ISSN (Print) - 0012-9976 | ISSN (Online) - 2349-8846

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Agricultural Growth, Employment and Poverty

A Policy Perspective

Interdependencies in the food and labour markets are important for the development process. A strategy combining promotion of agricultural growth, productive non-farm employment and high levels of social development would be needed for labour-intensive growth in rural areas. There should also be substantial investment in human resource development for enhancing people's inherent earning capacity. The aim thus would be the generation of self-reliant employment.

Agriculture dominates change inIndia through its causal links with factor and product markets. It employs 60 per cent of the labour force and contributes 26 per cent of the gross domestic product. In the poorer states, its contribution to the domestic product is close to 40 per cent. Low productivity in agriculture has led to the concentration of the poor in this sector. Due to the sheer size of the agricultural economy and the importance of its major products (cereals) in the diets of the poor, gains in agricultural productivity have significant potential impact on poverty. Theoretically, it is possible to reduce poverty as well as expand the domestic market for industry by raising labour productivity in agriculture and spreading its gains among the low-income groups. Modelling of the linkages between agricultural and industrial growth has shown that a 10 per cent increase in agricultural output would increase industrial output by 5 per cent and urban workers would benefit by both increased industrial employment and price deflation [Rangarajan 1982; De Janvry and Subba Rao 1986]. However, there is an asymmetry of adjustments in the demand and supply of agricultural goods. An increase in non-agricultural production would lead to an immediate increase in demand for intermediate and final agricultural goods, whereas supply-side adjustments involving re-allocation of resources and net additional investment for capacity expansion take a much longer period [Storm 1992]. There is a widely held view that in a large country like India, the demand stimulus for industrialisation would come mainly from agriculture with less social and economic costs.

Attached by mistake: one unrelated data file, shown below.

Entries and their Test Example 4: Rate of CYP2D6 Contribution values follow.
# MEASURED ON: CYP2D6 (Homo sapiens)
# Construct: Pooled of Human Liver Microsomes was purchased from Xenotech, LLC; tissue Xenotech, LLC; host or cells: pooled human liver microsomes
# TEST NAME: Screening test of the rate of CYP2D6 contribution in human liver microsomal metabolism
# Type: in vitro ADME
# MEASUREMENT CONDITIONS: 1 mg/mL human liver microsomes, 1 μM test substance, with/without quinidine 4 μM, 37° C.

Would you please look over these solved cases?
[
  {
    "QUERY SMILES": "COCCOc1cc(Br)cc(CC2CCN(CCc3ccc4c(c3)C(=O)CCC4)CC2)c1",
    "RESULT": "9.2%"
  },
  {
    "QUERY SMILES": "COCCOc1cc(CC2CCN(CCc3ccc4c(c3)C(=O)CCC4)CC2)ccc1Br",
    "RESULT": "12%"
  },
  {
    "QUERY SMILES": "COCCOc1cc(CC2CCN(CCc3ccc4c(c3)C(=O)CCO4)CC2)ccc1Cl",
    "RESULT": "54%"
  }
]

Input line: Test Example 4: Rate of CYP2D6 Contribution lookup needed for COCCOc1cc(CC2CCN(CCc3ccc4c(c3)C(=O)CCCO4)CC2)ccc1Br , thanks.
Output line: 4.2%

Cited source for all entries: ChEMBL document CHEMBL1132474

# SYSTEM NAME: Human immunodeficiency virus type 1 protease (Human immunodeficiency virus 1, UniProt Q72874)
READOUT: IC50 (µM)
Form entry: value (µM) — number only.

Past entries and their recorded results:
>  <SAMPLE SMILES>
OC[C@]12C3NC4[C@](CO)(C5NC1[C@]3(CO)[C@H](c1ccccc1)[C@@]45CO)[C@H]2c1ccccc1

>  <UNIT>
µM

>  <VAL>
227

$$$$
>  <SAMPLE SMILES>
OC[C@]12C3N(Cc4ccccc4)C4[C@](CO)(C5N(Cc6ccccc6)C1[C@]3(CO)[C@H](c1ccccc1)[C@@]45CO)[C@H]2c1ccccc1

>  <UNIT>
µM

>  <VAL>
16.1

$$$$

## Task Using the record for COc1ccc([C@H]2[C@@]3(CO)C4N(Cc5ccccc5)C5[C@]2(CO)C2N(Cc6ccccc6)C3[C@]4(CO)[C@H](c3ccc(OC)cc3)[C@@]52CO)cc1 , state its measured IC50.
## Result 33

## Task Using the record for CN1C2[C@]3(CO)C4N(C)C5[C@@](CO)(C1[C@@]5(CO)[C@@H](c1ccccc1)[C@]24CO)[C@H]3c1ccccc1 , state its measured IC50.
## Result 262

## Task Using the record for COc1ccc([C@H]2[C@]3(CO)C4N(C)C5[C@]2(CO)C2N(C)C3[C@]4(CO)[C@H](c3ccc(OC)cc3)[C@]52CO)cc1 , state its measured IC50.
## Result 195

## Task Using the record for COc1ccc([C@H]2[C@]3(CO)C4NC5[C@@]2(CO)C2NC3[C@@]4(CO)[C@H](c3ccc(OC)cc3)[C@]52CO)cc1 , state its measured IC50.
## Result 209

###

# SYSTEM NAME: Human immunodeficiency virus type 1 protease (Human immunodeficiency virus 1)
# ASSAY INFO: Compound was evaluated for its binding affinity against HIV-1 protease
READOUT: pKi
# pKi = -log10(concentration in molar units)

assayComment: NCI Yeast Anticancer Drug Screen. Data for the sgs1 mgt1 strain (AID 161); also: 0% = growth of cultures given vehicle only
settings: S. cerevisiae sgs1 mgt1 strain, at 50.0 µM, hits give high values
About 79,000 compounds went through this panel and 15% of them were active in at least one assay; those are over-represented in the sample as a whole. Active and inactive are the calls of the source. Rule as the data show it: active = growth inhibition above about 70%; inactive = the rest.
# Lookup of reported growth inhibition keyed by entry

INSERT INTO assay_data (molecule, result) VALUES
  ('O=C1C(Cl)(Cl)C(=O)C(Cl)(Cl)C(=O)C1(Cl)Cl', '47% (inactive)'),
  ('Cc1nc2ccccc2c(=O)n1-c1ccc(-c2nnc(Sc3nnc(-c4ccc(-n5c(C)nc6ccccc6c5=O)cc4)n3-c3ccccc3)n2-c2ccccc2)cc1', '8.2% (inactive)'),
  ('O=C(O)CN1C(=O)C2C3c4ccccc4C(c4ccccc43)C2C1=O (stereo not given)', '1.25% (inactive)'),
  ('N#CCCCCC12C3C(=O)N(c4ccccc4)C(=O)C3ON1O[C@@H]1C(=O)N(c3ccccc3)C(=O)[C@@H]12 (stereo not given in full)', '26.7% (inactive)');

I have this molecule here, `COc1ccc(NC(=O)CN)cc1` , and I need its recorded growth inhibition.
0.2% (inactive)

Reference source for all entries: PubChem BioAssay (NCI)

Interdependencies in food and labour markets are important for the development process. An upward shift in the food supply curve would simultaneously result in an upward shift in the labour demand curve. The magnitude of the interdependence depends on the technique of production causing the shifts in the food supply curve. Similarly, an upward shift in the labour supply curve shifts up the food demand curve. The extent of interdependence between the forces of labour supply and food demand depends on the employment-output elasticity and the income elasticity of demand for food. The recent estimate of the employment-output elasticity in agriculture is around 0.5, income elasticity of food is in the range of 0.55-0.60 and that for cereals is 0.25-0.30. The other important inter-dependency, which plays a crucial role in inducing indirect employment, is that between food and other sectors through demand linkages. Since food accounts for a major share in the budget of the poor and any reduction in the food price leaves a significant proportion of income for other items, a lower food price stimulates employment in industrial and service sectors. On the other hand, an increase in the food price would increase the wage costs of industrial products and hence the prices of industrial products. In the absence of adjustments through exports, it would result in demand deficiency. Clearly, the most favourable situation in India is one in which labour demand outpaces its supply and food supply outpaces its demand.

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